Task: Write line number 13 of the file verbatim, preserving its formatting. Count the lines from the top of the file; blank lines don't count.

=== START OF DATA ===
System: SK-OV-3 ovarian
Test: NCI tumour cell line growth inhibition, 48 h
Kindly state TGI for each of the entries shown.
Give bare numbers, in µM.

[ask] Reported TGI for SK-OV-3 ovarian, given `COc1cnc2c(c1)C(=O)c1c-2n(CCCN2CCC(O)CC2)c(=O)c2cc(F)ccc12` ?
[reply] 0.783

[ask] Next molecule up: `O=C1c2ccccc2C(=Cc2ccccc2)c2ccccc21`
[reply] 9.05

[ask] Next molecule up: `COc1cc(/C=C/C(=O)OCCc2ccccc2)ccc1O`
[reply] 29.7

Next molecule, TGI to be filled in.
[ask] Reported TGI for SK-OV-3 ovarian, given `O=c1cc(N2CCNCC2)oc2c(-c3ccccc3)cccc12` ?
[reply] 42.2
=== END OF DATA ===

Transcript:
[reply] 42.2